Lyda wrote on this topic a few days ago. I wrote my own post for my blog. Here it is:
For most writers, writing is a lot of hard work, often while holding a day job to pay the rent; and the return is dubious. Even most published writers don't make a living. There is always the fear, if you are midlist, that you will become unpublishable. The publishers aren't making enough money from your books. You aren't breaking out. You will never (it seems) become a best seller. The publishers will drop you.
If you are published by independent presses, then it's almost certain that you won't make a living.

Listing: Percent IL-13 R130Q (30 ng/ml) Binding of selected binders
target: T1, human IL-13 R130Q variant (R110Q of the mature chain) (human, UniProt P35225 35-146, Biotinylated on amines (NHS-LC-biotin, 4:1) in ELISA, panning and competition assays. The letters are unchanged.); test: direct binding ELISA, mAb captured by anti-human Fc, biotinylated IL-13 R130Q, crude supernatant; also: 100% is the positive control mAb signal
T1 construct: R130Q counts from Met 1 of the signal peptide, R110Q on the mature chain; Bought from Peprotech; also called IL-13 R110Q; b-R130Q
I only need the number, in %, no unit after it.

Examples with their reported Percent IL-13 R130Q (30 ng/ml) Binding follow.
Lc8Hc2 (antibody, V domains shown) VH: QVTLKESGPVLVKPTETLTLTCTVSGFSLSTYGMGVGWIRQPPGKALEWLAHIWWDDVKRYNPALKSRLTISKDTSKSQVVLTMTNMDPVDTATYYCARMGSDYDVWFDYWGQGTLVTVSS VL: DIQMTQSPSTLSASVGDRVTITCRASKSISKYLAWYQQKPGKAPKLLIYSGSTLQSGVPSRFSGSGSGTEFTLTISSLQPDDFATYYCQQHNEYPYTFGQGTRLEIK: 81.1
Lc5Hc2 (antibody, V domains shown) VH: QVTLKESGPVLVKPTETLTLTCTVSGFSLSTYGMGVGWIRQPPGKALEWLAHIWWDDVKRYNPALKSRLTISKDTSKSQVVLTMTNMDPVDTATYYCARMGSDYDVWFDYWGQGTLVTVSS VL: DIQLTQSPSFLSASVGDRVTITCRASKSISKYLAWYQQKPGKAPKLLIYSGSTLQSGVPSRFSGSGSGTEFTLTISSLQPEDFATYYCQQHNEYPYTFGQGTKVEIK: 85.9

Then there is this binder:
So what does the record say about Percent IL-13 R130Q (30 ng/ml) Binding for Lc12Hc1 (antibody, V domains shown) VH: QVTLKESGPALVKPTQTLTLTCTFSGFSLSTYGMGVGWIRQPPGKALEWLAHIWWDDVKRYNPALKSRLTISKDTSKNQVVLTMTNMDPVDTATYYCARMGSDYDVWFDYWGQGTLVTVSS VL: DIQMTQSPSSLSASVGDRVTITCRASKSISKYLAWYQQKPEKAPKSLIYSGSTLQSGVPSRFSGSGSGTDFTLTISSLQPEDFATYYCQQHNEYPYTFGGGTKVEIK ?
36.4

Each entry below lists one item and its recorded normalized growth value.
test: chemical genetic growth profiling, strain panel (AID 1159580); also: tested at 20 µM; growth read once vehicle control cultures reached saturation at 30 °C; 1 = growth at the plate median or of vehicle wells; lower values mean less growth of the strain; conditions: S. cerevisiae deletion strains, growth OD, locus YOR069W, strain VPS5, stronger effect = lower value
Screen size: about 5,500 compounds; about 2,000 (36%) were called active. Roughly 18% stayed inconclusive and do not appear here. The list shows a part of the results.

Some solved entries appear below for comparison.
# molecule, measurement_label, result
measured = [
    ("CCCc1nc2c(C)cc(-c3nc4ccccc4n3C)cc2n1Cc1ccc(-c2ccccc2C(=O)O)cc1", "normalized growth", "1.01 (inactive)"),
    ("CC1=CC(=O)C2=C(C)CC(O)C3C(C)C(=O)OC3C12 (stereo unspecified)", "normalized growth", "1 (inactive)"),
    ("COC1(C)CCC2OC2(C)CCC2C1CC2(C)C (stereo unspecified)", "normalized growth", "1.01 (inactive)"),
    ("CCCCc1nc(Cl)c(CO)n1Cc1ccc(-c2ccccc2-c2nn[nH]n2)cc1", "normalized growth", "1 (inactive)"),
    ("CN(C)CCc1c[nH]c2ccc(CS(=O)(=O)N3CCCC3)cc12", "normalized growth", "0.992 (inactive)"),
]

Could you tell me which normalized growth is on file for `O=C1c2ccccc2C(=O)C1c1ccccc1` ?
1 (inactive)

I suspect most people go into writing in the hopes of becoming famous and financially comfortable, maybe even a little bit rich. At least doing well enough to quit the day job. So, what do you do when you realize it isn't happening?
I think you think about why you write.
There is love of craft. There is love of telling stories. There is the pleasure of whatever praise you get. Sometimes, you touch people. They write and say your work meant something to them, made them happy, helped them through a rough time.
For me, writing is a way to cope with a world that often seems way too dark. It's full of unmaking -- governments that don't work, infrastructure that is crumbling, wars that destroy nations, neglect that destroys individuals. So I make something. I try to make it funny and hopeful.
In my community, the SFF community, being a writer counts for something, which is another reason to write. You get to be on panels. You get free memberships to cons. People even sometimes ask for autographs.